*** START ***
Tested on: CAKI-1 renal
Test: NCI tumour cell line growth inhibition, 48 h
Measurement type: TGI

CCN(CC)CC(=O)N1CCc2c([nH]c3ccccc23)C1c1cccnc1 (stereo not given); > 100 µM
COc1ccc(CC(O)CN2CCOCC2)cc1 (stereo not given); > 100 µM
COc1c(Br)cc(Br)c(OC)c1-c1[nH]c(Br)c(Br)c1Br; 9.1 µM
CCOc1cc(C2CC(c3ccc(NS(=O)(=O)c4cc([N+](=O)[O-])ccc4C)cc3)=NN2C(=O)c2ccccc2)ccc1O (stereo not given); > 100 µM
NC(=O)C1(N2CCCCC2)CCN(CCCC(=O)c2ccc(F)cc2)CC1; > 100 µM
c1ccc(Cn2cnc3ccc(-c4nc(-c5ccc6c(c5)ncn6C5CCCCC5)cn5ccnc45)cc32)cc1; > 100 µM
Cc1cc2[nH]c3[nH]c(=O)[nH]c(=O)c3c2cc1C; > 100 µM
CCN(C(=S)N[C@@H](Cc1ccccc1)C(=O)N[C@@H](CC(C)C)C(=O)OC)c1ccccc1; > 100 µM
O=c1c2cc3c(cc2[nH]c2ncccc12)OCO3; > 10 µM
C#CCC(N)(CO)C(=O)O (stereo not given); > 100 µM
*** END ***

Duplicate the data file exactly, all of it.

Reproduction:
Tested on: CAKI-1 renal
Test: NCI tumour cell line growth inhibition, 48 h
Measurement type: TGI

CCN(CC)CC(=O)N1CCc2c([nH]c3ccccc23)C1c1cccnc1 (stereo not given); > 100 µM
COc1ccc(CC(O)CN2CCOCC2)cc1 (stereo not given); > 100 µM
COc1c(Br)cc(Br)c(OC)c1-c1[nH]c(Br)c(Br)c1Br; 9.1 µM
CCOc1cc(C2CC(c3ccc(NS(=O)(=O)c4cc([N+](=O)[O-])ccc4C)cc3)=NN2C(=O)c2ccccc2)ccc1O (stereo not given); > 100 µM
NC(=O)C1(N2CCCCC2)CCN(CCCC(=O)c2ccc(F)cc2)CC1; > 100 µM
c1ccc(Cn2cnc3ccc(-c4nc(-c5ccc6c(c5)ncn6C5CCCCC5)cn5ccnc45)cc32)cc1; > 100 µM
Cc1cc2[nH]c3[nH]c(=O)[nH]c(=O)c3c2cc1C; > 100 µM
CCN(C(=S)N[C@@H](Cc1ccccc1)C(=O)N[C@@H](CC(C)C)C(=O)OC)c1ccccc1; > 100 µM
O=c1c2cc3c(cc2[nH]c2ncccc12)OCO3; > 10 µM
C#CCC(N)(CO)C(=O)O (stereo not given); > 100 µM